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TT bikes of the 2006 Giro: Bert Roesems' Davitamon-Lotto Ridley, May 5, 2006

Before the 89th edition of the Giro d'Italia kicks off tomorrow in Seraing, it was only natural for Anthony Tan to take a squizz at a few of the bikes set up for success against the clock, beginning with someone who should feel right at home.

Going for a very good result

Standing 1.96 metres tall,
Photo ©: Anthony Tan
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Four centimetres shy of the two metre mark, Davitamon-Lotto's Bert Roesems is a bloody tall guy for a bike rider. But that long, lithe frame of his allows him a significant amount of leverage in his favoured discipline: the time trial.

Belgian time trial champion in 2004, the 33 year-old also has the ability to do very well in one day and stage races. The same year he won his national TT stripes, Roesems took out the overall classification in the Niedersachsen-Rundfahrt, and this spring, a great win in the Nokere Koerse semi-classic was followed by an impressive eighth place in Paris-Roubaix.

He's also won the prologue in the Tour of Belgium, so one would assume thoughts of taking the maglia rosa tomorrow in Seraing aren't too far away from the top of his mind.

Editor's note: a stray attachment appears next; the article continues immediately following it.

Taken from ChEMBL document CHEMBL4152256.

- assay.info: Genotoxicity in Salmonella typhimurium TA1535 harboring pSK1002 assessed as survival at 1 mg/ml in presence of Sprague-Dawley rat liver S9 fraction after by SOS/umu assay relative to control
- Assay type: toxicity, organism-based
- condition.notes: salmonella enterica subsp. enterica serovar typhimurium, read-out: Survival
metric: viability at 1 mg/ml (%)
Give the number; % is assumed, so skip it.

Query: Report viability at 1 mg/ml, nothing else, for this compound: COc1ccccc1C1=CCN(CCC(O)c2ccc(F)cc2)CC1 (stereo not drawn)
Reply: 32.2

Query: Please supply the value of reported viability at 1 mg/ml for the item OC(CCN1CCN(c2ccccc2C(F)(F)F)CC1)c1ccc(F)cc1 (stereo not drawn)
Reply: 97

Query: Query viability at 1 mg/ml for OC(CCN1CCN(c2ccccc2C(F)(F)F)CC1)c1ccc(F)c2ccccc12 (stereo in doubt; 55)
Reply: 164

And the bike that could potentially take him to victory is a newbie for 2006. "Last year, almost everyone had aluminium," said head mechanic Bert Leysin to Cyclingnews, "but this one is carbon. That's the only major difference; a little bit lighter, a little bit more aerodynamic, that's the main reason [for the change]."

Angles are more or less the same compared to last year's TT frames and each one is mass-produced rather than custom-built. Although no one's complained so far: each rider has chosen to stick with their carbon TT frame, preferring it over its aluminium predecessor, Leysin says. Apparently, there's also a new frame to be unveiled come the high mountains... hopefully, we can come back to you later on that.

Prologues are invariably won by the barest of margins, where saving seconds or fractions of a second can mean the difference between standing on the podium or swearing in the showers. So we asked if Roesems has requested for anything in particular to give him that winning edge.

Leysin pauses for a moment, thinking. "The only thing he uses is the SRM [Powermeter]. That's the only difference... wait - he also uses lighter singles. They are really light, almost half [the weight] of the standard ones."

They must be expensive, then, no?

"For us, no," smiles Leysin, "but our supplier, Vredestein, hand-makes these specifically for the time trial. We only give it to guys who want to go for a good result, a very good result."


A custom modification for the pros only,
Photo ©: Anthony Tan
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A diamond-shaped aero top tube,
Photo ©: Anthony Tan
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Chunky, replaceable dropouts.
Photo ©: Anthony Tan
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Crank Brothers' dual-entry pedals.
Photo ©: Anthony Tan
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Images by Anthony Tan/Cyclingnews